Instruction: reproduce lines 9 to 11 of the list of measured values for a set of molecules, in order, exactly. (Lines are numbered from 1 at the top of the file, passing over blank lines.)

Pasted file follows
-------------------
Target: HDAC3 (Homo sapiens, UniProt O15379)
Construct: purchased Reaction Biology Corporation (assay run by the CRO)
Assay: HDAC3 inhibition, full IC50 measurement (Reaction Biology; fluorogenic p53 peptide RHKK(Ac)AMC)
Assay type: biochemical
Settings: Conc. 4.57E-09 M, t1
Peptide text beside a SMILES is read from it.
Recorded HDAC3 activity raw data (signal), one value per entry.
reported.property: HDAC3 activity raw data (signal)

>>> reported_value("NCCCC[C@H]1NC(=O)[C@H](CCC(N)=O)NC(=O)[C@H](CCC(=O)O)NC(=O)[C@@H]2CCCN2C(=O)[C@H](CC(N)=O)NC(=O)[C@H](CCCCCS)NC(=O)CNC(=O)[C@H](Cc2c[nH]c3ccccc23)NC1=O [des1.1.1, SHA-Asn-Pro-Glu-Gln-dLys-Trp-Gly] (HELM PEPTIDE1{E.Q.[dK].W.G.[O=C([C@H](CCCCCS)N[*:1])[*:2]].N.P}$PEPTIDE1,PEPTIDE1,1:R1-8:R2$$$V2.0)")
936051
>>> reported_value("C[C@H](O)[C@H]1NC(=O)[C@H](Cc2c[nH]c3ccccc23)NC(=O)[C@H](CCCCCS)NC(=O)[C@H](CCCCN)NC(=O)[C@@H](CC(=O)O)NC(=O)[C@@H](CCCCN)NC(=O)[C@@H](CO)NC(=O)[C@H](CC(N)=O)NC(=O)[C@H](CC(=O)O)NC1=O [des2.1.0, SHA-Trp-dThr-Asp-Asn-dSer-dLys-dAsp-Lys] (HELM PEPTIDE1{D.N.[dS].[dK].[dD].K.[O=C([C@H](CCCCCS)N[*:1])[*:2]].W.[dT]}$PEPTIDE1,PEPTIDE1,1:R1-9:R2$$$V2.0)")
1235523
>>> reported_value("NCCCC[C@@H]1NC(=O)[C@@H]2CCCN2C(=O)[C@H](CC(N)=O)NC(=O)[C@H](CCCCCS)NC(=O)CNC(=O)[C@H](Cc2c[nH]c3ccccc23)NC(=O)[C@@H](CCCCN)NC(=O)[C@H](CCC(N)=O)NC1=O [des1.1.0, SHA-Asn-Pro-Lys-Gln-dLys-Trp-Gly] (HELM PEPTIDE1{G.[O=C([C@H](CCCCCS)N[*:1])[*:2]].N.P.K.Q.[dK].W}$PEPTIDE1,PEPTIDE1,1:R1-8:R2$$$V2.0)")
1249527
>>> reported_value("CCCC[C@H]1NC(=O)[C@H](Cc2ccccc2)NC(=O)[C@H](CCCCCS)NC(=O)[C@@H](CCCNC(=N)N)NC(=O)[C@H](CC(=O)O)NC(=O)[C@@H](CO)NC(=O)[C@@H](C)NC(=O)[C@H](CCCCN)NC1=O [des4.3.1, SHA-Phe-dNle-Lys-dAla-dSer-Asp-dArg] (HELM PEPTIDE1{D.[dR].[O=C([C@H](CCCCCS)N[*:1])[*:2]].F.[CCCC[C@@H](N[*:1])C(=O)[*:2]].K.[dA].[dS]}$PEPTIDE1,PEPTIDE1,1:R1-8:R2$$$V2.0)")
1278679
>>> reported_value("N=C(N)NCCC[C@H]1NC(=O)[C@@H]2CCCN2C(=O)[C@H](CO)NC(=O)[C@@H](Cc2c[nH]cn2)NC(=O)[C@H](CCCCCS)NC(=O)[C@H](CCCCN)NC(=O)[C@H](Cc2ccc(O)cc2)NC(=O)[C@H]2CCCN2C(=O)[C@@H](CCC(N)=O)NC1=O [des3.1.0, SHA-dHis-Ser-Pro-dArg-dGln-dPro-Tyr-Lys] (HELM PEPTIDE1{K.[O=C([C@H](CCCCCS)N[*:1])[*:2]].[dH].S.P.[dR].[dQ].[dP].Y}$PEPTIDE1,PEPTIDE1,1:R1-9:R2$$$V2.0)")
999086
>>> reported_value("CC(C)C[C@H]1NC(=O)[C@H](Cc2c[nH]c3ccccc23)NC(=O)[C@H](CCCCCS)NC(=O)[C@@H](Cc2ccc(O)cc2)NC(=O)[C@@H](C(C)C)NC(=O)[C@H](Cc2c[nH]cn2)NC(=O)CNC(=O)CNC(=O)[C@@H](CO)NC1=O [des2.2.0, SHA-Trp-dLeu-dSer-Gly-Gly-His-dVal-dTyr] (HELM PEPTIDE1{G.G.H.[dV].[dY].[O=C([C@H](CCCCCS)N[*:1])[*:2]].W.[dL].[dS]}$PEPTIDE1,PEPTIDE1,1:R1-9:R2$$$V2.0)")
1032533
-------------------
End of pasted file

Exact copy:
>>> reported_value("NCCCC[C@H]1NC(=O)[C@H](CCC(N)=O)NC(=O)[C@H](CCC(=O)O)NC(=O)[C@@H]2CCCN2C(=O)[C@H](CC(N)=O)NC(=O)[C@H](CCCCCS)NC(=O)CNC(=O)[C@H](Cc2c[nH]c3ccccc23)NC1=O [des1.1.1, SHA-Asn-Pro-Glu-Gln-dLys-Trp-Gly] (HELM PEPTIDE1{E.Q.[dK].W.G.[O=C([C@H](CCCCCS)N[*:1])[*:2]].N.P}$PEPTIDE1,PEPTIDE1,1:R1-8:R2$$$V2.0)")
936051
>>> reported_value("C[C@H](O)[C@H]1NC(=O)[C@H](Cc2c[nH]c3ccccc23)NC(=O)[C@H](CCCCCS)NC(=O)[C@H](CCCCN)NC(=O)[C@@H](CC(=O)O)NC(=O)[C@@H](CCCCN)NC(=O)[C@@H](CO)NC(=O)[C@H](CC(N)=O)NC(=O)[C@H](CC(=O)O)NC1=O [des2.1.0, SHA-Trp-dThr-Asp-Asn-dSer-dLys-dAsp-Lys] (HELM PEPTIDE1{D.N.[dS].[dK].[dD].K.[O=C([C@H](CCCCCS)N[*:1])[*:2]].W.[dT]}$PEPTIDE1,PEPTIDE1,1:R1-9:R2$$$V2.0)")